10 Relationship Rules to a Healthier Marriage

As a divorce mediator and relationship coach, I know that there will always be grounds for divorce; but I suggest that if you work instead on ground rules for marriage, then you won’t have to worry about the fatal halls of divorce court.

We’ve all heard rules about marriage from friends and family, and perhaps especially from our parents….”Don’t go to bed angry”, “Pick your battles”, etc. It is important to set up some ground rules in your relationship or marriage so that unnecessary conflicts can be avoided and your time can be spent more constructively, rather than spent trying to iron out petty differences. The rule “pick your battles” is always a good one to start with, but some other ground rules, when applied, can help build a more solid platform for daily living. Here are a few ideas, some big and some small:

1. Don't air your dirty laundry. The public display of your arguments and disagreements is never a good idea. Not only does it make you and your partner look as if you aren’t, capable of handling your own issues, it makes everyone around you feel very uncomfortable and forces your friends and family to try to mediate or take sides. Your differences should be private, but if you need to talk to someone, find a qualified coach or therapist. Remember, when your argument is over, and all is forgiven, your family and friends will still remember the emotions and conflict that you were willing to forget.

2. Know how to make your partner happy. While setting the table one evening, I heard my sister say, “Don’t forget Barry’s Smart Balance. You know how he likes it.” Knowing that my sister prefers butter, I thought it was a nice gesture on her part to not try to force her fiancée to like the same as she but rather get him what he likes instead.

3. Be respectful. This is pretty general because respect means many things to many people. To some it means speaking in a kind and gentle tone and not being sarcastic. To others, it may mean putting them first. In my daughter’s case, she and her boyfriend have learned to respect each others' limits by not pushing each other's buttons – such as competing too aggressively with each other during a game, or needing to “win” an argument. Always bear in mind that the partner you chose should be someone you can and will respect.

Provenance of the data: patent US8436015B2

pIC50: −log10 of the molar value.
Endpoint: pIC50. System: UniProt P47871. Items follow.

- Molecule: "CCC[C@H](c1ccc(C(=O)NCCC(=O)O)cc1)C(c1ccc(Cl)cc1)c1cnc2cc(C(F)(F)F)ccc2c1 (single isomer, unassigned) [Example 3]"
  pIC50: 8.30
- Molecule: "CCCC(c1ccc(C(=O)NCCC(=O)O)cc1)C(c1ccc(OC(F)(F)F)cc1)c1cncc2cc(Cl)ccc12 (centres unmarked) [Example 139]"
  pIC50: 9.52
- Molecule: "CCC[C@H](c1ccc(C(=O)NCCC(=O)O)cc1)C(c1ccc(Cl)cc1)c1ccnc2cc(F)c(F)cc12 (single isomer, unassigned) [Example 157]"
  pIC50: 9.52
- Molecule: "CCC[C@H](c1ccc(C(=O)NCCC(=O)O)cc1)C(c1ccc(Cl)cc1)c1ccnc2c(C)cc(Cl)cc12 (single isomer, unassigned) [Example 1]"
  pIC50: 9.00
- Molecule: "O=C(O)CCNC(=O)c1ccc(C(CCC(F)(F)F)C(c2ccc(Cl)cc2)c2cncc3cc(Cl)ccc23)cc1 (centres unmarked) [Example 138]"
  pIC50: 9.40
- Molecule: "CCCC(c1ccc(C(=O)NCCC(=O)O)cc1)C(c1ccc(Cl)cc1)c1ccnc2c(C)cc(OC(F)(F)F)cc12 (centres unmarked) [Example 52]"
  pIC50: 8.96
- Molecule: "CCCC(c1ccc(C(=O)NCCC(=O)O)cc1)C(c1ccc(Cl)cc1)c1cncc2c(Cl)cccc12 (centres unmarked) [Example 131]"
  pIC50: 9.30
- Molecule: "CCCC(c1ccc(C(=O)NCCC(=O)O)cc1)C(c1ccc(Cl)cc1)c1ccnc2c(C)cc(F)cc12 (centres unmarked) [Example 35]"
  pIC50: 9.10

4. Never use “swear words” during a disagreement. Even if you're not calling each other names, the use of swearing can elevate the tension and hostility in an argument, often causing the other person to respond in kind. It is an automatic emotion-raiser. Instead, practice using terms of endearment when you disagree. If you like those names in good times, then they just might help during the rough spots.

5. If you sleep in the same bed when you are happy, stay there when you are not! Many people tell me that after they argue they go to separate rooms or beds for the night. Although difficult to always control, try as much as you can to not argue at night. You can bring the issue up the next day when things look brighter and you are both more rested.

6. Keep your eyes to yourself. No one likes to see their partner's eyes wandering around the room, checking out whoever's walking by. Although motion in our field of view does cause us to look, looking at another woman or man will only serve to make your partner feel insecure…and disrespected (See #3 above.).

7. Ask your partner if they want something too when you get up to get something for yourself. It’s not only good manners but it makes a statement that they are loved and cared for.

8. Unplug. When your partner is talking to you, give them the courtesy of your undivided attention. Don't use this as a time to check e-mail, watch TV or read the paper. Become mindful of your partner's need for your time and attention.

9. Do things your partner wants to do. Yes, I know a day at the museum or the auto show might not be your thing, but if you agree to accommodate each other’s likes, you'll get to spend some precious free time together instead of separately. You might even learn something new!

10. Don’t take arguments too seriously or spend too much time on them. This way, it won’t eat up so much of your brain space and cause so much stress! Life goes on. Years from now, you won't remember what you argued about. If it is a big issue, handle it correctly the first time and it will never come up again. Don't retreat and avoid discussing what's bothering your partner, no matter how uncomfortable it makes you feel. You’ll be happy to put it to rest rather than worry about it rearing its ugly head again. If you do not have good conflict resolution skills, then go learn some from a qualified mediator or relationship coach. If you didn’t have the right ingredient for a recipe, wouldn’t you go to the store to get it? Well then, shouldn’t your relationship be at least as important? Also, go get a copy of the book, “Don’t Sweat the Small Stuff.” And as the book says, it's all small stuff.

~Wendy Pegan, Relationship Builder

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